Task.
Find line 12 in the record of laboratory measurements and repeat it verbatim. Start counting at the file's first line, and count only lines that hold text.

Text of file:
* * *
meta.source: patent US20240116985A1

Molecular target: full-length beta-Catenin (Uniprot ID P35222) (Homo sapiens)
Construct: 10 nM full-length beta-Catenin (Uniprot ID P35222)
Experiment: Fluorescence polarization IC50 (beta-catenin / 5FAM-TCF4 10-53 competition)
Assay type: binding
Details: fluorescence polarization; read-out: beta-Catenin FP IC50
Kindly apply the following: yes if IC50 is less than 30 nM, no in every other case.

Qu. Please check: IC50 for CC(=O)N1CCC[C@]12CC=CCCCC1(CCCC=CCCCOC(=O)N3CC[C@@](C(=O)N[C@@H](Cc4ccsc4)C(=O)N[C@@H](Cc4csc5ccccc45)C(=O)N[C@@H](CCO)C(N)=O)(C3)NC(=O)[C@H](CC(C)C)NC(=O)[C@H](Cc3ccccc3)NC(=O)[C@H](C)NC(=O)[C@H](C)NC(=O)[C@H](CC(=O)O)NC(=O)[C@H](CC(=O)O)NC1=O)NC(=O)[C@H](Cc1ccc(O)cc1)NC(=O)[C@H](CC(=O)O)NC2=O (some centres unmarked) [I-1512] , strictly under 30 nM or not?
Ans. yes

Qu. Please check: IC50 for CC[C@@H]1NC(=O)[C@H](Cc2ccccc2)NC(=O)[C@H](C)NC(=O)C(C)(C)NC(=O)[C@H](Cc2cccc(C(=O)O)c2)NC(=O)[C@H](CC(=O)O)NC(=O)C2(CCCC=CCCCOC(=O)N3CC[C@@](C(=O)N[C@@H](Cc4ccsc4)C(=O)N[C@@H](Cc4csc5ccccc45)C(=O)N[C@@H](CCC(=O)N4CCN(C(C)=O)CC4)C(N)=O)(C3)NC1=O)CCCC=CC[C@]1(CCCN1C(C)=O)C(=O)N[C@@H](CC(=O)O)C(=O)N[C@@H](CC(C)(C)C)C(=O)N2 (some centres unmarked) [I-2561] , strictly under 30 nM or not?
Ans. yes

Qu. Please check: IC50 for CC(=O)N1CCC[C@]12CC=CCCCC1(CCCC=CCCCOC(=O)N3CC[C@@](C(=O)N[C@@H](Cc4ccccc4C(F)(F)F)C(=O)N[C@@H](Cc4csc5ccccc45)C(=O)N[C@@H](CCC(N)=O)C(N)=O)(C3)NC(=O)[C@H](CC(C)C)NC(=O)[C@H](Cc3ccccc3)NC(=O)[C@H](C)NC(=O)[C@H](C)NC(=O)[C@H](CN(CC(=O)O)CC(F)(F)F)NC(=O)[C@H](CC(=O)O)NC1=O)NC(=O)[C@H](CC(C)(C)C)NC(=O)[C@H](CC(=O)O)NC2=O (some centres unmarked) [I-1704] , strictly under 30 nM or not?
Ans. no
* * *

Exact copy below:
Qu. Please check: IC50 for CC(=O)N1CCC[C@]12CC=CCCCC1(CCCC=CCCCOC(=O)N3CC[C@@](C(=O)N[C@@H](Cc4ccccc4C(F)(F)F)C(=O)N[C@@H](Cc4csc5ccccc45)C(=O)N[C@@H](CCC(N)=O)C(N)=O)(C3)NC(=O)[C@H](CC(C)C)NC(=O)[C@H](Cc3ccccc3)NC(=O)[C@H](C)NC(=O)[C@H](C)NC(=O)[C@H](CN(CC(=O)O)CC(F)(F)F)NC(=O)[C@H](CC(=O)O)NC1=O)NC(=O)[C@H](CC(C)(C)C)NC(=O)[C@H](CC(=O)O)NC2=O (some centres unmarked) [I-1704] , strictly under 30 nM or not?